Travellers to some destinations around the world face fees of £30 to upload a single photograph, new research has revealed.
Plusnet Mobile customers would have to fork out £30 to post a single 5MB photo whilst BT, Tesco and Virgin Mobile customers could all have to pay £25 to upload a photo while travelling in Japan, according to data from Which?.
Those travelling outside of the EU – although, mostly on hold because of the coronavirus pandemic – face a range of rules, restrictions and enormous charges when using their phone.
Some also face having their phone suddenly blocked once they hit their monthly cap – preventing them from making or receiving important calls.
Japan is one of the countries the UK Government has prioritised for post-Brexit trade talks
Which? is calling for trade deals to extend free mobile roaming beyond Europe, which would remove the extra cost and inconvenience for thousands of Britons every year.
To prove how costly roaming abroad can be, it analysed the cost of using data in the four non-EU countries the Government has prioritised for post-Brexit trade deals – the US, Japan, Australia and New Zealand.
It calculated the charges consumers face for simple functions such as uploading a photo and streaming a song, across 13 networks.
The investigation looked at selected locations of interest, analysing the data roaming costs per megabyte (MB). It then used reliable data estimates of popular holiday activities to work out examples customers can face when roaming.
All mobile network providers have a 50 euro – approximately £45 – monthly cap on roaming under current EU rules to prevent customers from racking up expensive bills.
However, the research suggests customers could quickly hit their limit after uploading just one photo or streaming a few songs.
The UK has already agreed a trade deal in principle with Japan, although the full details have not yet been revealed.
However, analysis found that currently British travellers in Japan face having to pay sky-high charges when roaming there.
While EE, O2 and Vodafone customers benefit from a daily cap on charges when roaming in Japan, costing between £4.99 and £6 a day, those with Plusnet face paying a £30 charge to upload a single photo.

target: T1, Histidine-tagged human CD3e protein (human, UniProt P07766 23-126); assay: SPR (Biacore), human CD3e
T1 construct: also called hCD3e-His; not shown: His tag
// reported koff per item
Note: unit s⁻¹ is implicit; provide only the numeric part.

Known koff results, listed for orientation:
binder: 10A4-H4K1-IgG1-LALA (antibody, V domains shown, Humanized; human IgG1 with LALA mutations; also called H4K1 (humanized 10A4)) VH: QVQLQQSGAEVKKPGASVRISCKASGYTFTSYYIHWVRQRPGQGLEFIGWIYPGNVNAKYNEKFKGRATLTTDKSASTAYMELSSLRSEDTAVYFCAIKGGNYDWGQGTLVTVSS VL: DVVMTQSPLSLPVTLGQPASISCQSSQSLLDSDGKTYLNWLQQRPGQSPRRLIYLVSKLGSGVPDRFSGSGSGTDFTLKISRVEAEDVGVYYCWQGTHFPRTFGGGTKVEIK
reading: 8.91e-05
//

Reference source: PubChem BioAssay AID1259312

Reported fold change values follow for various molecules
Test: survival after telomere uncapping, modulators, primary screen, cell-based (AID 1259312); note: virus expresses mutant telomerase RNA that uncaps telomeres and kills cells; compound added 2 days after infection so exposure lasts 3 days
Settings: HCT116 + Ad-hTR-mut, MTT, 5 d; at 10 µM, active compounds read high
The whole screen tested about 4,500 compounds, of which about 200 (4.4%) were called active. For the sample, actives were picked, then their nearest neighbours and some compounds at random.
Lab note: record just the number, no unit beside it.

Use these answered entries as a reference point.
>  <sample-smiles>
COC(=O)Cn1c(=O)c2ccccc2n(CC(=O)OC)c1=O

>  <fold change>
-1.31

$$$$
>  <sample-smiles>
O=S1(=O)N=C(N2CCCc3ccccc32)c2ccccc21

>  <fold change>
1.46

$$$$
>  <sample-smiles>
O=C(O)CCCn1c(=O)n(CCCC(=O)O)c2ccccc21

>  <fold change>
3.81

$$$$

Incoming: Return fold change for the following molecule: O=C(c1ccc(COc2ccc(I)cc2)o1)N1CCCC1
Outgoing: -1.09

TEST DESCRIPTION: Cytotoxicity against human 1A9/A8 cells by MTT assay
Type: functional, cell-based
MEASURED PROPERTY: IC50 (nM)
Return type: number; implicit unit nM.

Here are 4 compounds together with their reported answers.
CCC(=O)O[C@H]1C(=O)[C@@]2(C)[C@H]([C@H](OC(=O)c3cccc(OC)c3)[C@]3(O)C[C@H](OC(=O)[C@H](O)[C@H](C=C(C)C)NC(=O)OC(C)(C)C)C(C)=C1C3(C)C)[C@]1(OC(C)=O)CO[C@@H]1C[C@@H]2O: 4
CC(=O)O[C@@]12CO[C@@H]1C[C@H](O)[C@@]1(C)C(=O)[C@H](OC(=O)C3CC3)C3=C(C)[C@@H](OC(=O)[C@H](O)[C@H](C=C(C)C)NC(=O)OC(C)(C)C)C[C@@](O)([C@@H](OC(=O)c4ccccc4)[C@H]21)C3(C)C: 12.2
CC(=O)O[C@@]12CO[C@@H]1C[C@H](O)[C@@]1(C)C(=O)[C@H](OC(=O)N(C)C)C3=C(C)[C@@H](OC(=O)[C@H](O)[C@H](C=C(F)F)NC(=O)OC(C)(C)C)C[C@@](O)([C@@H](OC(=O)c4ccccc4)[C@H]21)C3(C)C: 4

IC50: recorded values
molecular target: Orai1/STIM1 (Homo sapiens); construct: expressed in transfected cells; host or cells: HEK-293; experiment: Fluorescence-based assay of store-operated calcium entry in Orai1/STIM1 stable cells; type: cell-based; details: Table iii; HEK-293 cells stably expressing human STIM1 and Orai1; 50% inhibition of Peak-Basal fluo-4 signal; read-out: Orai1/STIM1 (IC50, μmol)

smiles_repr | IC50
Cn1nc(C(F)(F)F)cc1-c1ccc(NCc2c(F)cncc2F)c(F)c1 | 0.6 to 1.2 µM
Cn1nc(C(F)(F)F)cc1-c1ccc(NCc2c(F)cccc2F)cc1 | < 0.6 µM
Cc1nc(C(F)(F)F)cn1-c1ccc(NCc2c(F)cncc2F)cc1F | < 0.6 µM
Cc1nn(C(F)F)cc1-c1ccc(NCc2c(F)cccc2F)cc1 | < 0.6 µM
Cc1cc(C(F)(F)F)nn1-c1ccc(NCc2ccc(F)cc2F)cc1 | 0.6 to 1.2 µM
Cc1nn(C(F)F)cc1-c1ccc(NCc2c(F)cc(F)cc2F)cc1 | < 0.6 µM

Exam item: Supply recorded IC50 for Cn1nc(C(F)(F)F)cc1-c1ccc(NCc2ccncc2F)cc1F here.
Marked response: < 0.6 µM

|Mobile provider||Monthly data cap|
*These network providers offer customers a travel pass or daily cap ranging from between £4.80 to £6 a day. Three UK offers inclusive roaming in Australia, New Zealand and USA.
**ID Mobile customers can choose their own monthly data cap and is set at £5 automatically if no cap is selected at the point of sale.
A Plusnet spokesperson said: ‘No-one likes surprises when it comes to their bills, so we cap roaming charges at £40 per month and allow customers to reduce this further if they want to.
‘We also send customers a text when they reach 80 per cent of their roaming cap and again when they exceed it, and these charges contribute to their monthly spend cap plan.’
BT, Tesco and Virgin Mobile customers could also have to pay £25 to upload a single photo while travelling in Japan.
A BT Mobile spokesperson said: ‘When a customer first connects to the roaming network we send them a text to confirm costs.
‘We cap Data Roaming bills at £35 per month but customers can change their cap to a minimum of £0, so they’re always in control of their data usage.’
It added that it texts customers when they use 80 per cent of their chosen Data Roaming Cap and again if they reach it.
Meanwhile, a Tesco Mobile spokesperson added: ‘When travelling, customers will receive a welcome text with the relevant rates for their destination. To avoid any unexpected charges, customers can also cap their bill, at any time.’
A Virgin Media spokesperson said: ‘An automatic data cap is applied when roaming to prevent customers from incurring unexpected high costs.